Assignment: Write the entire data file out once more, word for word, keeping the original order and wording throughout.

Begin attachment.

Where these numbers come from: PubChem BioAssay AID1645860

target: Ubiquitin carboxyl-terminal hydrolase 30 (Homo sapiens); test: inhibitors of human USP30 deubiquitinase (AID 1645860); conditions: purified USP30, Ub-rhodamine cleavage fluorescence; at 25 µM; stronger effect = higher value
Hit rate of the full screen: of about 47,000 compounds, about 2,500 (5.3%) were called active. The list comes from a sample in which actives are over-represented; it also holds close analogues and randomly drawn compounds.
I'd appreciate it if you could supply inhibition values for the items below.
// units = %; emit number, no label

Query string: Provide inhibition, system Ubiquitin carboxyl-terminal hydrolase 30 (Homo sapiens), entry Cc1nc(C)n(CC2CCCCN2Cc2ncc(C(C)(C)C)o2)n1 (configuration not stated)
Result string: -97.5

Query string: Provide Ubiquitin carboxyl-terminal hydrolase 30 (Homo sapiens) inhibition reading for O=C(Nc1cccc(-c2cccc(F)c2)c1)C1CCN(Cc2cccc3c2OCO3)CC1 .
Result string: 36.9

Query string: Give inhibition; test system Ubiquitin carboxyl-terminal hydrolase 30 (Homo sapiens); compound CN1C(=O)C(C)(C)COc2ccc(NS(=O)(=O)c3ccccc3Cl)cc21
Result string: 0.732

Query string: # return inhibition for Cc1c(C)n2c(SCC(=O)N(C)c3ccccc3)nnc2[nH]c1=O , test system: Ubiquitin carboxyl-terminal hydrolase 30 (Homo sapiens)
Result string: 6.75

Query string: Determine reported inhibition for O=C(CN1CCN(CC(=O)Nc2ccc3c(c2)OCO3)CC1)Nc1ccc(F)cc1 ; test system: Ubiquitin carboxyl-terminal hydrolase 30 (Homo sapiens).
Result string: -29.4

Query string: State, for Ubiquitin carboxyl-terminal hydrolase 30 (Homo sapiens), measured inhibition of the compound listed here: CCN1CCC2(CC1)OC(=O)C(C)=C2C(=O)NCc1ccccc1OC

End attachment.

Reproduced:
Where these numbers come from: PubChem BioAssay AID1645860

target: Ubiquitin carboxyl-terminal hydrolase 30 (Homo sapiens); test: inhibitors of human USP30 deubiquitinase (AID 1645860); conditions: purified USP30, Ub-rhodamine cleavage fluorescence; at 25 µM; stronger effect = higher value
Hit rate of the full screen: of about 47,000 compounds, about 2,500 (5.3%) were called active. The list comes from a sample in which actives are over-represented; it also holds close analogues and randomly drawn compounds.
I'd appreciate it if you could supply inhibition values for the items below.
// units = %; emit number, no label

Query string: Provide inhibition, system Ubiquitin carboxyl-terminal hydrolase 30 (Homo sapiens), entry Cc1nc(C)n(CC2CCCCN2Cc2ncc(C(C)(C)C)o2)n1 (configuration not stated)
Result string: -97.5

Query string: Provide Ubiquitin carboxyl-terminal hydrolase 30 (Homo sapiens) inhibition reading for O=C(Nc1cccc(-c2cccc(F)c2)c1)C1CCN(Cc2cccc3c2OCO3)CC1 .
Result string: 36.9

Query string: Give inhibition; test system Ubiquitin carboxyl-terminal hydrolase 30 (Homo sapiens); compound CN1C(=O)C(C)(C)COc2ccc(NS(=O)(=O)c3ccccc3Cl)cc21
Result string: 0.732

Query string: # return inhibition for Cc1c(C)n2c(SCC(=O)N(C)c3ccccc3)nnc2[nH]c1=O , test system: Ubiquitin carboxyl-terminal hydrolase 30 (Homo sapiens)
Result string: 6.75

Query string: Determine reported inhibition for O=C(CN1CCN(CC(=O)Nc2ccc3c(c2)OCO3)CC1)Nc1ccc(F)cc1 ; test system: Ubiquitin carboxyl-terminal hydrolase 30 (Homo sapiens).
Result string: -29.4

Query string: State, for Ubiquitin carboxyl-terminal hydrolase 30 (Homo sapiens), measured inhibition of the compound listed here: CCN1CCC2(CC1)OC(=O)C(C)=C2C(=O)NCc1ccccc1OC